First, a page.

loading...

30 June 2020 08:41

Gay pride Pride parade LGBT

MARSHA P Johnson, an American LGBTQ+ rights activist and performer, is celebrated by Google Doodle today. Johnson was born Malcolm Michaels Jr. on August 24, 1945, in New Jersey. After graduating high school in 1963, she moved to New York City's Greenwich Village, which had become a popular area for like-minded LGBTQ+ people to live. The 2012 documentary Pay It No Mind – The Life and Times of Marsha P. On June 30, 2019, Marsha was posthumously honoured as a grand marshal of the New York City Pride March.

Johnson is credited as one of the leaders of the 1969 Stonewall uprising— which was a vital turning point for the international LGBTQ+ rights movement. In 1970, she founded the Street Transvestite (now Transgender) Action Revolutionaries (STAR) with fellow transgender activist Sylvia Rivera. Her doodle is illustrated by Los Angeles-based guest artist Rob Gilliam. 4 Marsha has become an icon for LGBTQ+ rights Credit: Getty Images - Getty Google Doodle celebrates birthday of community activist SHIRTY PARTY Google Doodle celebrates International Vyshyvanka Day for embroided shirts Hero's birthday Google Doodle celebrates birthday of 'Britain's Schindler' Nicholas Winton GOOGLE GAMES Popular Google Doodle games - from Pac-Man to interactive Rubik's Cube MIND THE GAP The Google Doodle today pays tribute to public transport workers SAFE HANDS Google Doodle celebrates Ignaz Semmelweis and hand washing Celtic Cliffs For St. Patrick's day 2020, here's a look at the latest Google Doodle. In 2020 so far they've had Doodles celebrating Scottish astrophysicist genius Mary Somerville and Aids activist Nkosi Johnson, who died aged 12.

Google Honours LGBTQ+ iconic rights activist, Marsha P Johnson Marsha P Johnson, a pioneering figure in the LGBTQ+ rights movement is being celebrated for her unrelenting battle for respecting all lives. Google Doodle on June 30, closed Pride Month by paying respect to the icon. An illustration of her by Los Angeles-based guest artist Rob Gilliam is today's Doodle. Marsha P Johnson was an African-American, transgender woman from New Jersey. Marsha P Johnson's life She was born as Malcolm Michaels Jr. on August 24, 1945, in New Jersey.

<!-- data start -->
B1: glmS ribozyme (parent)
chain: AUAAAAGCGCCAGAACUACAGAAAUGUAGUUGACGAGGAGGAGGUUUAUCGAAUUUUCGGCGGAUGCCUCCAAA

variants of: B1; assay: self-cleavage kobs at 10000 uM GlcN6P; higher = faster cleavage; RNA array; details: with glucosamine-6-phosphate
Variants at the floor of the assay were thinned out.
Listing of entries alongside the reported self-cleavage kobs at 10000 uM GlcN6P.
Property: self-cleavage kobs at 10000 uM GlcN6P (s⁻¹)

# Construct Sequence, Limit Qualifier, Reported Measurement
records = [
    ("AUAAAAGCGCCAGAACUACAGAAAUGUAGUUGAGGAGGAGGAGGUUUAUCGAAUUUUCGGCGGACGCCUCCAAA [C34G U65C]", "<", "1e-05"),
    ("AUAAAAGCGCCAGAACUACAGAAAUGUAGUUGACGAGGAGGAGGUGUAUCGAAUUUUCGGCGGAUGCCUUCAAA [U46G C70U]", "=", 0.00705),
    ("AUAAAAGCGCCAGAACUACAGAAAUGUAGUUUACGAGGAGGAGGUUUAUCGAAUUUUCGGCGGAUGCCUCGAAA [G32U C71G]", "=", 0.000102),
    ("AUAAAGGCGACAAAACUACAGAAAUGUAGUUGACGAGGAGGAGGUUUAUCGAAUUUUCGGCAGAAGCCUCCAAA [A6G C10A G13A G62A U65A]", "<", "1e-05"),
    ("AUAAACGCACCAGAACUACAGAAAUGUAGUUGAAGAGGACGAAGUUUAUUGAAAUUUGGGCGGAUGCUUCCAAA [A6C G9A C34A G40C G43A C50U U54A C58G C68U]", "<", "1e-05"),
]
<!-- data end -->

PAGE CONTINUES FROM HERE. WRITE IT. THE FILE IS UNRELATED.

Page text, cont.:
New York City's Greenwich Village, where she spent her time, was a cultural hub for LGBTQ+ people. Malcolm Michaels Jr. legally changed name and became Marsha P. Johnson and the middle name 'P' apparently was her answer to all who questioned her gender: "Pay It No Mind." A charismatic figure, she was a self-declared drag queen. In June of 1969, the police in New York, raided a gay bar called 'The Stonewall Inn.' Around 200 people were dragged out of the bar and beaten up. Marsha P Johnson was 23 at that time. Violent protests followed and for the first time, gay people came out on the road marching for their rights. Marsha P Johnson's work She was a founding member of the Gay Liberation Front and also co-founded the activist group Street Transvestite Action Revolutionaries (S.T.A.R.), along with close friend Sylvia Rivera. Marsha P Johnson performed on stage with the troupe, Hot Peaches. Marsha P Johnson: 5 inspiring quotes Agencies Early concepts and sketches of the doodle by guest artist Rob Gilliam. Safety Nets, Cookie Control & Secure DNS: Follow These Simple Google Chrome Hacks To Keep D... Play Slideshow Chrome Pet Peeves 22 May, 2020 Google Chrome, in all probability, might be the most commonly-used browser, but it has been at the centre of criticism due to controversial changes, security problems and data concerns.From Chrome 79 accidentally deleting data for Android users in December 2019, Chrome 80's 'high level vulnerabilities' that put data at risk to the controversial deep linking upgrade in February 2020 that allegedly compromised on privacy, Chrome has often left its users worried about their safety and security.However, Chrome has now put all the privacy and security concerns to rest with its new upgrade. Here are some of them: Google Chrome, in all probability, might be the most commonly-used browser, but it has been at the centre of criticism due to controversial changes, security problems and data concerns.From Chrome 79 accidentally deleting data for Android users in December 2019, Chrome 80's 'high level vulnerabilities' that put data at risk to the controversial deep linking upgrade in February 2020 that allegedly compromised on privacy, Chrome has often left its users worried about their safety and security.However, Chrome has now put all the privacy and security concerns to rest with its new upgrade. Here are some of them: Next Control Cookies In Incognito 22 May, 2020 Most of us use the incognito mode in Google Chrome for private browsing. Most of us use the incognito mode in Google Chrome for private browsing. The USP of Google's incognito mode is that it does not save history, information entered by the user in forms or browser cookies. The good folks at Google have now decided to take security and privacy in incognito mode a notch higher.You can now control whether you wish to allow third-party cookies in incognito mode. Chrome will now block third-party cookies by default in incognito mode. If you wish to allow third-party cookies for specific sites, you can click the 'eye' sign on the address bar.The feature, as per Google's blog, will be gradually rolled out. For the uninitiated, third-party cookies allow websites to track a user across the web. With Chrome's new update, you can keep your information secure by blocking these cookies. To combat the menace, Google Chrome now has a security update that users can opt for. Called 'Enhanced Safe Browsing', this security upgrade will allow Chrome to proactively detect phishing attacks, malware and other web based threats.Chrome will do this by proactively checking if pages and downloads are dangerous by sending information about them to Google Safe Browsing.Going forward, Google will also add more protections to this upgrade such as tailored warnings for phishing sites, file downloads, cross product alerts and more. Another security upgrade that Chrome has come up to protect your privacy is 'Secure DNS'. This step is called DNS (Domain Name System) lookup.Google Chrome's Secure DNS feature will encrypt this step using 'DNS-over-HTTPS'. Next Safety Net 22 May, 2020 Apart from introducing strong security measures to keep attackers at bay, Google has also developed a safety net for its users. Apart from introducing strong security measures to keep attackers at bay, Google has also developed a safety net for its users. NEW DELHI: Today in 2019, self-identified drag queen Marsha P. Johnson was posthumously honoured as a grand marshal of the New York City Pride March. Tech giant Google celebrated the LGBTQ+ rights activist and performer with a creative doodle as a part of Pride Month this year.The doodle, which shows Marsha in her colourful ensemble against a backdrop of the Pride colours, was illustrated by Los Angeles-based guest artist Rob Gilliam.Gilliam, who is a queer person of colour himself, said that the doodle was inspired by 'Johnson's vibrant personality' and New York's iconic architecture that she proudly marched through along with her colleagues. The artist had also created different concepts and sketches of the doodle.Johnson was born on August 24, 1945 as Malcolm Michaels Jr in Elizabeth, New Jersey. After graduating high school in 1963, she moved to NYC's Greenwich Village, a burgeoning cultural hub for LGBTQ+ people. She then legally changed her name to Marsha P Johnson. Her middle initial — 'P' — allegedly stood for her response to those who questioned her gender - 'Pay It No Mind'."A beloved and charismatic fixture in the LGBTQ+ community, Johnson is credited as one of the key leaders of the 1969 Stonewall uprising — widely regarded as a critical turning point for the international LGBTQ+ rights movement. The following year, she founded the Street Transvestite (now Transgender) Action Revolutionaries (STAR) with fellow transgender activist Sylvia Rivera. STAR was the first organization in the U.S. to be led by a trans woman of color and was the first to open North America's first shelter for LGBTQ+ youth," Google Doodle's website said in a statement.In 2019, New York City announced plans to erect statues of Johnson and Rivera in Greenwich Village, which will be one of the world's first monuments in honor of transgender people.Google also thanked Johnson for inspiring people everywhere to stand up for the freedom to be themselves.The Marsha P.